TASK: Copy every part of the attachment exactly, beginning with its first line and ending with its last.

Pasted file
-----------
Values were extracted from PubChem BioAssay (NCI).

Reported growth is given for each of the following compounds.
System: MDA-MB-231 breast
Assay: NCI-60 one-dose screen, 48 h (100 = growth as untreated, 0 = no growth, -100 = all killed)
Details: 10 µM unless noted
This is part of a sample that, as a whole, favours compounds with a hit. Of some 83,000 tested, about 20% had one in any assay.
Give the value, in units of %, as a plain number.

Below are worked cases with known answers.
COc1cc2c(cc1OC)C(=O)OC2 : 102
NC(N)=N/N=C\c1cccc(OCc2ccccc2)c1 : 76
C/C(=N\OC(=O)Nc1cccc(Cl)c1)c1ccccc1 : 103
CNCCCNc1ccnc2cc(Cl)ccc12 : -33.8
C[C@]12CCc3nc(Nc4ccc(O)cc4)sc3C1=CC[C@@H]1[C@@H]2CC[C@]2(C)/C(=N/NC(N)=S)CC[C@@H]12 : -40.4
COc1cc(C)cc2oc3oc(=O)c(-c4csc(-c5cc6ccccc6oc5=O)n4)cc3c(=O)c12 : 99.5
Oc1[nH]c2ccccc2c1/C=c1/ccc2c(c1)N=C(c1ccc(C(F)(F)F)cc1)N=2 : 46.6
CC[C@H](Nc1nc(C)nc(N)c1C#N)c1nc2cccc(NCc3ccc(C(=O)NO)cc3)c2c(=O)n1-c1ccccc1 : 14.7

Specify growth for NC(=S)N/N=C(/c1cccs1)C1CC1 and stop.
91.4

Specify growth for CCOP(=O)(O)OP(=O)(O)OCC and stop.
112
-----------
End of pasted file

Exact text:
Values were extracted from PubChem BioAssay (NCI).

Reported growth is given for each of the following compounds.
System: MDA-MB-231 breast
Assay: NCI-60 one-dose screen, 48 h (100 = growth as untreated, 0 = no growth, -100 = all killed)
Details: 10 µM unless noted
This is part of a sample that, as a whole, favours compounds with a hit. Of some 83,000 tested, about 20% had one in any assay.
Give the value, in units of %, as a plain number.

Below are worked cases with known answers.
COc1cc2c(cc1OC)C(=O)OC2 : 102
NC(N)=N/N=C\c1cccc(OCc2ccccc2)c1 : 76
C/C(=N\OC(=O)Nc1cccc(Cl)c1)c1ccccc1 : 103
CNCCCNc1ccnc2cc(Cl)ccc12 : -33.8
C[C@]12CCc3nc(Nc4ccc(O)cc4)sc3C1=CC[C@@H]1[C@@H]2CC[C@]2(C)/C(=N/NC(N)=S)CC[C@@H]12 : -40.4
COc1cc(C)cc2oc3oc(=O)c(-c4csc(-c5cc6ccccc6oc5=O)n4)cc3c(=O)c12 : 99.5
Oc1[nH]c2ccccc2c1/C=c1/ccc2c(c1)N=C(c1ccc(C(F)(F)F)cc1)N=2 : 46.6
CC[C@H](Nc1nc(C)nc(N)c1C#N)c1nc2cccc(NCc3ccc(C(=O)NO)cc3)c2c(=O)n1-c1ccccc1 : 14.7

Specify growth for NC(=S)N/N=C(/c1cccs1)C1CC1 and stop.
91.4

Specify growth for CCOP(=O)(O)OP(=O)(O)OCC and stop.
112